We have found this to work for people using waste milk and milk replacer alike. While they both likely have different challenges, there are still challenges present in both situations. This will buy you time and keep the milk from doubling bacteria levels every 20 minutes, and if you use DK-ll, it will also help reduce the bacteria level that might already be present in the milk because of dirty hands or a dirty bucket.

Why else would you want to add DK-ll to the milk being fed to the calves?

  1. It will help you buffer out any human errors along the way. Milk and colostrum are highly susceptible to bacterial growth because of the fact that it’s a nearly perfect medium. Things like dirty equipment, dirty hands, wait time between cooling, wait time until pasteurization, time from start to finish to get the milk delivered to the calves, and any other thing that could go wrong on the milks way to the calf.
  2. It will lower the pH of the milk. Slightly lowering the pH of the milk can help reduce pathogen growth, and can also help that calf’s gut by reducing the pH of the abomasum making it easier on digestion as the abomasum doesn’t have to secrete as many enzymes to get the milk to a digestible pH to form a clot, and further reducing the likelihood of pathogen overgrowth by helping the digestion process along quicker (hello, clostridium).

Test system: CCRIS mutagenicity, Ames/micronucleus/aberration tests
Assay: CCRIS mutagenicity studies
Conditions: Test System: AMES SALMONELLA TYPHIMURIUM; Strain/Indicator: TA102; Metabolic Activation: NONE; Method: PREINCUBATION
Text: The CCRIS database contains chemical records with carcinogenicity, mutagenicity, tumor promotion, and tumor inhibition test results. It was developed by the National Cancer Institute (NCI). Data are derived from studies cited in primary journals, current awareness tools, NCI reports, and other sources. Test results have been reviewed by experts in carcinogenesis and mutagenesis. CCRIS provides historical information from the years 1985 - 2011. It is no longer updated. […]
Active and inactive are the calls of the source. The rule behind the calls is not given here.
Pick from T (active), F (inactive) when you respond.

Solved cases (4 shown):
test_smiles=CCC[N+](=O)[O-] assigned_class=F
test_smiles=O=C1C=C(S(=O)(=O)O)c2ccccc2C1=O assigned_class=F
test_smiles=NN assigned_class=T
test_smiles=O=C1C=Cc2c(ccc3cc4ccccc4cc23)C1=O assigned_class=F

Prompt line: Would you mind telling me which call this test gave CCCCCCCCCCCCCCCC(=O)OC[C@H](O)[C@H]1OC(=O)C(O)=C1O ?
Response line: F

3. You have the opportunity to take a stressor away from your calves. High bacteria is stressful to a calf’s underdeveloped system. The fewer of those stressors you can hand to your calves, the better off they will be. Stressed calves are sick calves and high bacteria loads are VERY stressful.

Many things can go wrong with milk on the way to the calf. When considering your milk feeding process, whether feeding waste milk, whole milk, or milk replacer, always account for human error and bacteria. Just because you can’t see them, doesn’t mean that your calves don’t know they are there!

If you are interested in learning more about DK-ll follow the link below! As always, if you have any questions or are looking for additional help with you calf program, please reach out!